With a hybrid renderer, the rasterizer’s rendering speed gets coupled with a ray tracer’s attention to detail.

Hybrid renderers make use of rasterizing G-buffers to represent the entire visible surface of an image. After this, the ray-tracing aspect of this renderer puts together reflections and lighting for the visible surface.

Differences between Ray Tracing vs Rasterization

Ray TracingRasterization
1Scene management enhancements make ray tracing ideal for rendering smoother images through improved context awarenessLimited potential for rendering clearer images could be experienced with rasterization as the preferred relaying technique
2Slower computational prowess, particularly for challenging framesFaster rendering potential, since whole images get distributed into pixels, dots, or lines for smoother frame relay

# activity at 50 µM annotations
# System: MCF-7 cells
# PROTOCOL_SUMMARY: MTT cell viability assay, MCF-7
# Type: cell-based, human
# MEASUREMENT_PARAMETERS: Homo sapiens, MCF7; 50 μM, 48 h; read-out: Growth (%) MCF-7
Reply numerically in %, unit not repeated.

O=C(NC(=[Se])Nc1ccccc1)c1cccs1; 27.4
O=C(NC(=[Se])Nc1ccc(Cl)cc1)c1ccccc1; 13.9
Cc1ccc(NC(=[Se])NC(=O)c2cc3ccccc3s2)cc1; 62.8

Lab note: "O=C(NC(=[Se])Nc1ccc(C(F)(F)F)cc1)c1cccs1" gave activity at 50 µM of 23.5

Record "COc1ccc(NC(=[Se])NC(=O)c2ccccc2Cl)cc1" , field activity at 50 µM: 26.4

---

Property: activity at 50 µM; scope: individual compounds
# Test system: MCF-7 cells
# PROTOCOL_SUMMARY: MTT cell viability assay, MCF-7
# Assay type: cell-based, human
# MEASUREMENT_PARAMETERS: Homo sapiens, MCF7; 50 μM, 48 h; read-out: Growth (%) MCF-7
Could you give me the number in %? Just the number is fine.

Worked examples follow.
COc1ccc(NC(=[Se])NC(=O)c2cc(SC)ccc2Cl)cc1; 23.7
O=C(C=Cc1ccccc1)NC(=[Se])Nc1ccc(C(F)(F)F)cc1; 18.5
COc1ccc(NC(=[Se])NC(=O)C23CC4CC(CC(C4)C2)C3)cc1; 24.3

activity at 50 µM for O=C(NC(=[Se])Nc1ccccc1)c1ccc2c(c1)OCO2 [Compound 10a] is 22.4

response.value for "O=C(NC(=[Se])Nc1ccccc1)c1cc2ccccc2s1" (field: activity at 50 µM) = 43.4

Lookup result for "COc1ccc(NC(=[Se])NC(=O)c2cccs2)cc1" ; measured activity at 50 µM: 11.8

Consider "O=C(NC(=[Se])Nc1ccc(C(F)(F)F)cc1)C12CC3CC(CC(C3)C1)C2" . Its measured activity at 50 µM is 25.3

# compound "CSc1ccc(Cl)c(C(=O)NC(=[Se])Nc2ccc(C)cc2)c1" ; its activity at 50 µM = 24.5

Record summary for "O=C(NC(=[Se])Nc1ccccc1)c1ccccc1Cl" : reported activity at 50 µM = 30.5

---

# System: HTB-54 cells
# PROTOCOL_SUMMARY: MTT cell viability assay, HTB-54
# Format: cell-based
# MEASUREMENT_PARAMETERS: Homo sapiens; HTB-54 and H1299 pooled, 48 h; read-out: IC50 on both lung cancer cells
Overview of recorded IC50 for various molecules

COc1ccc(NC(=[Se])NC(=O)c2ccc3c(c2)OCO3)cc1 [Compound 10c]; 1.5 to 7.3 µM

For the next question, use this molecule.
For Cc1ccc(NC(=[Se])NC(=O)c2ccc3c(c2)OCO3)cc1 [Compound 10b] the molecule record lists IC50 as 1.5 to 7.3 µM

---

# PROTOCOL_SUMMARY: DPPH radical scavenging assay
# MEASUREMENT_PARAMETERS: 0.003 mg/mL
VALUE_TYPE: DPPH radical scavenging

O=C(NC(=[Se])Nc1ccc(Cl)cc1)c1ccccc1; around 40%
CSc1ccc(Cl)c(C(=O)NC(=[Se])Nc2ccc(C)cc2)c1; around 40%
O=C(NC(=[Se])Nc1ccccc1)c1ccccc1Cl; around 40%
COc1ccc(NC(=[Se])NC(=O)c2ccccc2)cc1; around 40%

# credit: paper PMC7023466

3Enhanced capacity for significant ambient identification targeted towards better image renderingDifficulty in identifying environmental parameters capable of limiting image quality
4Greater shadow and light direction sorting provides clearer imagesLimited light and shadow direction sorting affects image quality
5Ideal for operations targeted at enhanced context awarenessPerfect for graphics rendering for fast-paced scenes with limited requirements for advanced image clarity

FAQs

Is ray tracing worth it?

Right now, ray tracing has its limits when used in high frame rate displays. But with fast-paced advancements in ray tracing for consoles, it could become ideal for several uses in no time.

Does VRAY use ray tracing?

After some November 2019 updates, NVIDIA’s VRAY can use ray tracing in sync with RTX-class GPUs.

How can I improve the quality of rasterization?